The Best Gadgets and Gear to Help You Go Camping With Style

By Tom Pritchard on at

Summer is well and truly here, in case you hadn't already noticed, and that means people start venturing outside in greater numbers to do things they wouldn't normally do. One of those things is camping, be it at a festival or off at a camp ground in the Peak District. Whatever your reason, if you're planning on sleeping out in the great outdoors, make sure your experience is less camping and more glamping.

Cinch Tent, from £230

One of the worst things about camping is the fact that tents are not five star hotels, or even two star hotels for that matter. They're cramped, stuffy, and don't even have room to keep all the crap you're required to bring safe from the elements. Thankfully there are many people working on making tents more convenient, and the Cinch Tent is trying to please everyone. It's available with room for 2-3 people, has compartments for all your stuff, and some optional extras to upgrade its capabilities. That includes a pack that integrates solar power into the tent, an extended canopy, and a canopy designed to help better regulate light and heat. It's also a pop-up tent, so you don't need to stand miserable in the rain trying to put it together. [Buy it here]

SelkBag Lite 5G, £80

Sleeping bags are pretty restrictive, and nowhere near as good as a proper bed. If you want something that has a bit more freedom, but still isn't as good as a proper bed, give this a go. It's literally a sleeping bag with arms and legs, so you can wander around and sprawl out in any way you deem fit - without having to sacrifice the cosy grip of the bag itself. It even has a hood to keep your head covered, or act as a pillow. [Buy it here]

Biolite BL Stove, £115

Even if you plan on eating out of cans for your entire trip/booze-fuelled festival extravaganza, you're going to want someway of heating it up. The BioLite stove is wood-fuelled, negating the need for awkward fuel tanks or blocks, and uses any heat that's left over to charge up your USB gadgets. Nice right? There are also accessories you can buy including a detachable grill (£55) and a kettle (£40). [Buy it here]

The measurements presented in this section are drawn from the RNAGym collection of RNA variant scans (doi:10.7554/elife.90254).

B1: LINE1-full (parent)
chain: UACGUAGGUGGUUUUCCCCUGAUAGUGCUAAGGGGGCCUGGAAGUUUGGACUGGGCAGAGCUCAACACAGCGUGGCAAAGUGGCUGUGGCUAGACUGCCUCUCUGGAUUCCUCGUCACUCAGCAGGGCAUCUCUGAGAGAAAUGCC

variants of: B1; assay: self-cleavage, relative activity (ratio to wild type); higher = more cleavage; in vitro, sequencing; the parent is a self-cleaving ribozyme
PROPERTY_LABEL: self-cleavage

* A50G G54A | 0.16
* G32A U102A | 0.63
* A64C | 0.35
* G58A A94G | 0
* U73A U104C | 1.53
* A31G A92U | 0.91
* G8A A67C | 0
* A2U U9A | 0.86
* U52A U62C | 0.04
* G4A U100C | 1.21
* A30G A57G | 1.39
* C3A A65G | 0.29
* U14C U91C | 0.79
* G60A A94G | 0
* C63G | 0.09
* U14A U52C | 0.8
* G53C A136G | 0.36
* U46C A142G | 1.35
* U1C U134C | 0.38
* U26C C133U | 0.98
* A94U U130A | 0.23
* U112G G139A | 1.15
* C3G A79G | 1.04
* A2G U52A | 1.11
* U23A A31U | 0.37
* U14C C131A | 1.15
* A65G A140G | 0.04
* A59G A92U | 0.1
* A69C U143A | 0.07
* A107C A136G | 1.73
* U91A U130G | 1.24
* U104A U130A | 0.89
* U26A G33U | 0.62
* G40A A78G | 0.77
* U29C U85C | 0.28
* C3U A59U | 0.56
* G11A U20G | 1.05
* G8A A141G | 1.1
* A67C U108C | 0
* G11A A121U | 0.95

Petzl Reactik+ Headlamp, £65

Headlamps are available pretty much everywhere, because cyclists like to use them, but how many of them offer automatically adjusting brightness? Your phone's display does it, so why can't a proper light source? Don't get me wrong this is a pricey bit of kit, but if you're going to find yourself in need of a headlamp on a regular basis, this might be a worthy investment, especially since it saves you having to adjust the brightness to match any variables you might come across. It's also USB powered, to save your battery budget, and can be controlled via a smartphone app if you so desire. [Buy it here]

Portable Pressure Shower, £27

Campgrounds often have showers, but on the off chance that the one you're at doesn't (or they're vile and basically unusable), give this a try. It's a 15 litre tank with a pressure pump that sprays you with water. Just use your foot to get it going, and you'll be nice and clean in no time. It doesn't heat the water, unlike some cheap solar-powered shower bags, but if you put warm water in there you should be fine. Best of all the tank can be used for cleaning all sorts of things (not just yourself), and works just fine sitting on the ground. [Buy it here]

Khampa Khazi, £19